Author(s): Andrews PW, Damjanov I, Simon D, Banting GS, Carlin C,
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Abstract We have derived and characterized single cell clones from a xenograft tumor of the teratocarcinoma cell line Tera-2. Isozyme and chromosomal analyses confirmed their common origin. When cultures of the clones were maintained at a high cell density, many cells exhibited a morphology and cell surface antigen phenotype typical of human embryonal carcinoma cells. These features included a high nucleo-cytoplasmic ratio, prominent nucleoli, and the expression of the globoseries glycolipid antigen SSEA-3. In addition, other cells, in many respects resembling these typical embryonal carcinoma cells, were distinguished by a marked tendency to accumulate cytoplasmic glycogen. Similar cells, together with more differentiated cells, were seen in low passage cultures of Tera-2 itself. When the clones were grown at a low cell density many cells assumed a larger, flatter shape, a few with multiple nucleoli. Also, the fucosylated lactosamine antigen SSEA-1 appeared on some cells, whereas expression of SSEA-3 and HLA-A,B,C tended to be reduced. Often the synthesis of fibronectin was increased. However, no obvious cytoplasmic differentiation was seen upon ultrastructural examination, and synthesis of human chorionic gonadotropin, alpha-fetoprotein, and laminin was not detected. In contrast to the limited spontaneous changes seen in culture, marked differentiation occurred in tumors obtained following injection of the cells into athymic (nu/nu) mice. In additional to embryonal carcinoma cells, these tumors contained a variety of somatic tissues that included glandular structures, possibly related to the primitive gut, and neural elements. These cell lines derived from Tera-2 constitute the first example of clonal human embryonal carcinoma cells, adapted to growth in vitro, that have retained the capacity for differentiation into diverse somatic tissues.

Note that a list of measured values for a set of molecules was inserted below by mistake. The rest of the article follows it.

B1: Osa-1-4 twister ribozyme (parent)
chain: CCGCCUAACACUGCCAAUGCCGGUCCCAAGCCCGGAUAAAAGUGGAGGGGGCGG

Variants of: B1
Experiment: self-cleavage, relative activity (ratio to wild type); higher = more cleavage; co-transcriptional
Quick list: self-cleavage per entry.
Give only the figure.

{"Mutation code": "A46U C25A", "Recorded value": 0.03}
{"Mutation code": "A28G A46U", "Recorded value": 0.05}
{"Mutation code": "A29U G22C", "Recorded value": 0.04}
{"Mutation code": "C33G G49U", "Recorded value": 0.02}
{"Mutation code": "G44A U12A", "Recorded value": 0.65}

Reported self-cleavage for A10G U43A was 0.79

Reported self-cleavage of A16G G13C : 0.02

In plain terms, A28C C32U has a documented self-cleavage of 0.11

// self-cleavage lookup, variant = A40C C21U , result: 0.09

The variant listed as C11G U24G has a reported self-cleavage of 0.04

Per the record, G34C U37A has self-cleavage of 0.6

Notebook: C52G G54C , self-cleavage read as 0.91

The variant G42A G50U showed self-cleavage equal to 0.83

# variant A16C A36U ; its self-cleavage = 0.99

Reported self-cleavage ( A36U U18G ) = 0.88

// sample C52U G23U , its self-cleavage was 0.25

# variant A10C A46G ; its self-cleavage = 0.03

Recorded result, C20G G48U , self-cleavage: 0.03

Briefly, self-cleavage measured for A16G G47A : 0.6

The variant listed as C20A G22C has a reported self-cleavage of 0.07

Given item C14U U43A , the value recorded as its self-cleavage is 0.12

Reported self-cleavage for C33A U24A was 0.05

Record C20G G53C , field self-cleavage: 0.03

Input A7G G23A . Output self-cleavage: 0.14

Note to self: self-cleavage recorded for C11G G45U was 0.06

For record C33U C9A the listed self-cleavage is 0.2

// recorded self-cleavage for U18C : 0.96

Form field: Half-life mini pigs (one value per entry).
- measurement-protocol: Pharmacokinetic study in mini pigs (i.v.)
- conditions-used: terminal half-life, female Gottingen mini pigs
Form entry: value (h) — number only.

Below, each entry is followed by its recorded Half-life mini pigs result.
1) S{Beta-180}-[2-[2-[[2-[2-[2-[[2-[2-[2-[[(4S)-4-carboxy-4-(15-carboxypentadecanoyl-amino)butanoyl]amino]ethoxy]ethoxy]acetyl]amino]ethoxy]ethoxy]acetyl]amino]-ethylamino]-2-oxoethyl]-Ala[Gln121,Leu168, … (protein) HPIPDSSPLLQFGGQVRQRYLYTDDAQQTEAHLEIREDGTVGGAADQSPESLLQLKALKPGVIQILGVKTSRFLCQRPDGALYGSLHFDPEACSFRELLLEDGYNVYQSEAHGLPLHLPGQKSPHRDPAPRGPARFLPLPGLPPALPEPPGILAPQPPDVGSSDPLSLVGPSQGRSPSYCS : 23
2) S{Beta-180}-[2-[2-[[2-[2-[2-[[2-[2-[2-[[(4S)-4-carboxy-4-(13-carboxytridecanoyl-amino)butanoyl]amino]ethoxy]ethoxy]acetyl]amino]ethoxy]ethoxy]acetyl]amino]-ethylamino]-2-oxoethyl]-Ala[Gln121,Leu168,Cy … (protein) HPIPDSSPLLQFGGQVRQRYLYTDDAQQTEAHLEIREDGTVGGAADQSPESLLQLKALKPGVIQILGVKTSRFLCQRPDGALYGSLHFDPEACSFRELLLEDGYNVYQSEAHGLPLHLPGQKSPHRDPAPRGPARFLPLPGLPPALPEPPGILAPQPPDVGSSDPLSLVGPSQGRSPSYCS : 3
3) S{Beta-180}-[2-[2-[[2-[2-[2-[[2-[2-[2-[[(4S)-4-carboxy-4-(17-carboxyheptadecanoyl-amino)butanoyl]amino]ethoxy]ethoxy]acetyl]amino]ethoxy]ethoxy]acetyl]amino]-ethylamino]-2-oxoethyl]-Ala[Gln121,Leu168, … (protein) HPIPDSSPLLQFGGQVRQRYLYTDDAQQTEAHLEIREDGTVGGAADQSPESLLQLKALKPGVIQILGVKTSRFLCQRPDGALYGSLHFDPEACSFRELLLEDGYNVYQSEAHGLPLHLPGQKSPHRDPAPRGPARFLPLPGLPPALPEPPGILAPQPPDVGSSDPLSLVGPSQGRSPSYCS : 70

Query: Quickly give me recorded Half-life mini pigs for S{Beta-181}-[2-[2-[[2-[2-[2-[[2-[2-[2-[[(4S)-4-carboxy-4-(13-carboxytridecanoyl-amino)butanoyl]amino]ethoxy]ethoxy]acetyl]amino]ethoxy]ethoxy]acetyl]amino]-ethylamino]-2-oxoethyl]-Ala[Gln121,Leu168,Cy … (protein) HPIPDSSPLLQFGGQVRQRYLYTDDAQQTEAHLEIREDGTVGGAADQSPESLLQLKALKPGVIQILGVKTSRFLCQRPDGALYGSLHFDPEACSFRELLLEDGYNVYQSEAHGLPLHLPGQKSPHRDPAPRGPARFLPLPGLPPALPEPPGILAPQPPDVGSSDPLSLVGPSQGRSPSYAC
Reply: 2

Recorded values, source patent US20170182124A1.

This article was published in Lab Invest
and referenced in Journal of Stem Cell Research & Therapy